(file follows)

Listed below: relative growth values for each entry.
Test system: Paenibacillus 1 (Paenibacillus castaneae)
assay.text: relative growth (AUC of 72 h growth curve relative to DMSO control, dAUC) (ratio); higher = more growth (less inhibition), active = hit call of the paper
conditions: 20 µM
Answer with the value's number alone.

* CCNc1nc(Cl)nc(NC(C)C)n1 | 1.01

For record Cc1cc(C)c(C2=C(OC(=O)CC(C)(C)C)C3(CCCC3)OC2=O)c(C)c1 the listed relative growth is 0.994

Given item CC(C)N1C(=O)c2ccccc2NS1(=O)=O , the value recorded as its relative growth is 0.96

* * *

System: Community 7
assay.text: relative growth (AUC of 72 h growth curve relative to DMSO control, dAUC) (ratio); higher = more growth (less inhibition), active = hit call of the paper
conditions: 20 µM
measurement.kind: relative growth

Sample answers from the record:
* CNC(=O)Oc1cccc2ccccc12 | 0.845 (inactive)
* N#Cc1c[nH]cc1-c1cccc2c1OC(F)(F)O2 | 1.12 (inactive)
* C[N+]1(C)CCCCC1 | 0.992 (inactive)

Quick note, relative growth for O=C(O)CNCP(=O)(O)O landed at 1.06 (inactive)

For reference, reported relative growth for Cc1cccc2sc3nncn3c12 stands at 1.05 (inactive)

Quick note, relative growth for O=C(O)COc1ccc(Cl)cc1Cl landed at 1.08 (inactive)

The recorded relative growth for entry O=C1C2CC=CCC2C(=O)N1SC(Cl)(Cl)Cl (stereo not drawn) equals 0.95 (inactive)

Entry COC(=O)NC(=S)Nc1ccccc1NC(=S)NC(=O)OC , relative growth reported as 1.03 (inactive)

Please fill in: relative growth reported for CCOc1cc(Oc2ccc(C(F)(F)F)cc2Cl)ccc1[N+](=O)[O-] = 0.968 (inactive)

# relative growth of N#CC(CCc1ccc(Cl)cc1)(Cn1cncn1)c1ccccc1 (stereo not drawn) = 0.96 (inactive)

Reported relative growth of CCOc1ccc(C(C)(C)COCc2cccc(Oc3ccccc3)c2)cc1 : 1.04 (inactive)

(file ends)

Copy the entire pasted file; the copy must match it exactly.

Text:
Listed below: relative growth values for each entry.
Test system: Paenibacillus 1 (Paenibacillus castaneae)
assay.text: relative growth (AUC of 72 h growth curve relative to DMSO control, dAUC) (ratio); higher = more growth (less inhibition), active = hit call of the paper
conditions: 20 µM
Answer with the value's number alone.

* CCNc1nc(Cl)nc(NC(C)C)n1 | 1.01

For record Cc1cc(C)c(C2=C(OC(=O)CC(C)(C)C)C3(CCCC3)OC2=O)c(C)c1 the listed relative growth is 0.994

Given item CC(C)N1C(=O)c2ccccc2NS1(=O)=O , the value recorded as its relative growth is 0.96

* * *

System: Community 7
assay.text: relative growth (AUC of 72 h growth curve relative to DMSO control, dAUC) (ratio); higher = more growth (less inhibition), active = hit call of the paper
conditions: 20 µM
measurement.kind: relative growth

Sample answers from the record:
* CNC(=O)Oc1cccc2ccccc12 | 0.845 (inactive)
* N#Cc1c[nH]cc1-c1cccc2c1OC(F)(F)O2 | 1.12 (inactive)
* C[N+]1(C)CCCCC1 | 0.992 (inactive)

Quick note, relative growth for O=C(O)CNCP(=O)(O)O landed at 1.06 (inactive)

For reference, reported relative growth for Cc1cccc2sc3nncn3c12 stands at 1.05 (inactive)

Quick note, relative growth for O=C(O)COc1ccc(Cl)cc1Cl landed at 1.08 (inactive)

The recorded relative growth for entry O=C1C2CC=CCC2C(=O)N1SC(Cl)(Cl)Cl (stereo not drawn) equals 0.95 (inactive)

Entry COC(=O)NC(=S)Nc1ccccc1NC(=S)NC(=O)OC , relative growth reported as 1.03 (inactive)

Please fill in: relative growth reported for CCOc1cc(Oc2ccc(C(F)(F)F)cc2Cl)ccc1[N+](=O)[O-] = 0.968 (inactive)

# relative growth of N#CC(CCc1ccc(Cl)cc1)(Cn1cncn1)c1ccccc1 (stereo not drawn) = 0.96 (inactive)

Reported relative growth of CCOc1ccc(C(C)(C)COCc2cccc(Oc3ccccc3)c2)cc1 : 1.04 (inactive)